It isn't only vehicular traffic on the Kenai Peninsula that interests the Alaska Department of Transportation and Public Facilities. Clint Adler, DOT research engineer in Fairbanks, said a cooperative effort including DOT, the Alaska Department of Fish and Game and peninsula property owners has its eye on salmon in peninsula streams and how they are affected by culverts.
Using Anchor River and Crooked Creek as examples, Adler said, "Surely, anybody can see that we could be doing a better job in terms of trying to get fish under the road."
The distance between the bottom of a culvert and the surface of the water can be a barrier to smaller fish. Culverts narrower than the streams in which they are used can affect the water velocity and impact the movement of salmon. In other situations, the stream channel may have been altered.
"Many (culverts) will pass adult fish, but it's the little guys that can't get through," Adler said. "The little guys need to go through culverts in order to get to season feeding habitats and, more importantly, they need to find somewhere to spend the winter and get some food and survive."
Citing similar studies done in Washington and Southeast Alaska, Adler said, "We're trying to do something positive."
Since the study began in 1998, with funding from the National Marine Fisheries Service, data has been collected on 68 culverts and approximately 61 bridges, according to Steve Albert, habitat biologist with Fish and Game in Anchorage.
"What we did was inventory all the culverts on roads that were specifically put in to access timber on the Kenai Peninsula," Albert said.
Using the data collected, culverts were divided into three categories, gray for those that were probably not passing salmon but required additional data, red for those assumed not capable of passing fish, and green for those that posed no problem.
"Some were green, but not very many," Albert said. "Most culverts fell into the red and gray categories."
Still in draft form, the data will now be run through computer models to give a clearer, more definitive view of the situation. However, some land owners, like Ninilchik Native Association Inc., already have begun taking corrective steps.
"The new relationship that we have developed with Steve (Albert) has been extremely helpful in our ability to manage our road system," said NNAI's Chief Executive Officer David Duffy.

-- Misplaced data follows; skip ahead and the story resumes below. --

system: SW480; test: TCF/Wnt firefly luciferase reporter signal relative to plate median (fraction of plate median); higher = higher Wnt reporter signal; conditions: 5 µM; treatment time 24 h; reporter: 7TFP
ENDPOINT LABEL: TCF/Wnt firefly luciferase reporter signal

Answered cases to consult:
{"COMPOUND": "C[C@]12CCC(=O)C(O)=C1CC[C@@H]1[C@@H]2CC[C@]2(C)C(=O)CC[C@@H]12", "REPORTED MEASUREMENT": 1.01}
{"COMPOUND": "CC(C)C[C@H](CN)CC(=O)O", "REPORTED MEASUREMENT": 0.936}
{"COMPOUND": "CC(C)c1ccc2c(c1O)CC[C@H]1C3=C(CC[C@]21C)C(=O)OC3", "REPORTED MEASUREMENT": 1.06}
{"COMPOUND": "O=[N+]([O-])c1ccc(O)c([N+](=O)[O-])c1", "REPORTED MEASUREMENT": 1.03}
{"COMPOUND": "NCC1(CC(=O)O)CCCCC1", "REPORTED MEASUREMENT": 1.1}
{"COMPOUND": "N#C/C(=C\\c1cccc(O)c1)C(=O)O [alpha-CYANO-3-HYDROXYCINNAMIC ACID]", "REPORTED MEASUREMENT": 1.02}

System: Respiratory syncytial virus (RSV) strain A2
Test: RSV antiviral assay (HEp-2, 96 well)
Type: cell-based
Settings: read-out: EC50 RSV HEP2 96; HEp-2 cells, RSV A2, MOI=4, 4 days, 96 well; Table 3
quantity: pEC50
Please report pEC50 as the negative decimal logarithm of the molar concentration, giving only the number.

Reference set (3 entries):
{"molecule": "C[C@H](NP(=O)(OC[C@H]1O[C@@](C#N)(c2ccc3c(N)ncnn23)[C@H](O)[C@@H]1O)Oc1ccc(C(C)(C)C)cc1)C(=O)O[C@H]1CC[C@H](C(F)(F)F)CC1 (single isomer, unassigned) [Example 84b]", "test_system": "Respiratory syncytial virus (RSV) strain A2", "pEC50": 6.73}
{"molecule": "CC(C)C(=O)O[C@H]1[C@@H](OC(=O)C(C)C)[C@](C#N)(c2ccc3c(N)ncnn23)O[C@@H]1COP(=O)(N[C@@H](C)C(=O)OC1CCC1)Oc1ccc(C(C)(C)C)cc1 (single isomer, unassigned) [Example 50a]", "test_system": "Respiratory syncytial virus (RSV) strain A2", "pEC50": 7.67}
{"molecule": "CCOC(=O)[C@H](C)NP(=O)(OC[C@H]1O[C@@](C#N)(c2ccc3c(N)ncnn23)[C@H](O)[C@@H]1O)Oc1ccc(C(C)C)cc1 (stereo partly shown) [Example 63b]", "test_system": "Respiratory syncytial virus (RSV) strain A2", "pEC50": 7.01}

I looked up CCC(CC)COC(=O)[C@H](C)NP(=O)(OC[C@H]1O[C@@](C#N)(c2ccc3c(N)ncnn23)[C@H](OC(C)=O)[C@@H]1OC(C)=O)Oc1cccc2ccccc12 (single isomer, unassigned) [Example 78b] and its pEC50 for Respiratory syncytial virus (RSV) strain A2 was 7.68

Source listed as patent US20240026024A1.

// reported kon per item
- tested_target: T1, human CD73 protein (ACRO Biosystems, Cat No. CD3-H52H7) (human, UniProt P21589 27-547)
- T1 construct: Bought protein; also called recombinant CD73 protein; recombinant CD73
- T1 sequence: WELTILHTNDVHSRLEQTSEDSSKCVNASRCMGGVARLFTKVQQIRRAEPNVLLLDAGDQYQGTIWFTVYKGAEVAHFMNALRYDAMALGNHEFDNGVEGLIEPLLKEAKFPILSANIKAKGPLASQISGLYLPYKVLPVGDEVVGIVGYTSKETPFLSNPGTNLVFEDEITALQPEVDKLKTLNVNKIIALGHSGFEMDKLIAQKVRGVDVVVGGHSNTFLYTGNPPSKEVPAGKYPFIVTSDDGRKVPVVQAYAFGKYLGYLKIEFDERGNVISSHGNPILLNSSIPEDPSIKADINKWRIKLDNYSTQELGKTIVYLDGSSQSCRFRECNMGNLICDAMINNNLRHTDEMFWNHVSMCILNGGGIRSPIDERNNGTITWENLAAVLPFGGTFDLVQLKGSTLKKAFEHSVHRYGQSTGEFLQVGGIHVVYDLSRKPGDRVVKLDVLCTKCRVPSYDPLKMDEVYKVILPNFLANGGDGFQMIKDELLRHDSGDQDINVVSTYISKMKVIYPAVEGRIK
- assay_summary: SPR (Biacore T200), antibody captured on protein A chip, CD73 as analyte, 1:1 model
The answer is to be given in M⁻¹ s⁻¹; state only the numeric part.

Since 1988, NNAI has constructed some 150 miles of mainline and spur roads to accommodate the association's logging industry on its 64,000 acres. However, damage done by spruce bark beetles has caused logging operations to decline.
"We're in the process of decommissioning roads and developing a comprehensive land-use plan that includes road management plans to address our corporate responsibilities to manage land in a way that makes sense," Duffy said.
The cooperation with Fish and Game has allowed NNAI to make decisions that meet regulatory responsibilities to protect fish passage, as well as sensible corporate decisions, Duffy said, resulting in a win-win situation for NNAI and regulatory agencies.
Albert and Adler said the data is proving valuable for the individual agencies. Fish and Game is focusing on fish passage, while DOT will use it to develop a statewide protocol for assessing fish passage problems with culverts and to prioritize replacement or retrofit of culverts, Adler said.
Kenai Peninsula Borough roads also are benefiting from the data, according to Gary Davis, the borough's maintenance director. Wanting to replace two bridges that cross anadromous streams with culverts, Davis said he was told by Fish and Game that the bridges were the preferred method of crossing.
"They indicated that their initial impression is that a culvert creates a dark tunnel-type effect, which they feel inhibits the migration," Davis said. "They prefer bridges because it is more natural for the fish."
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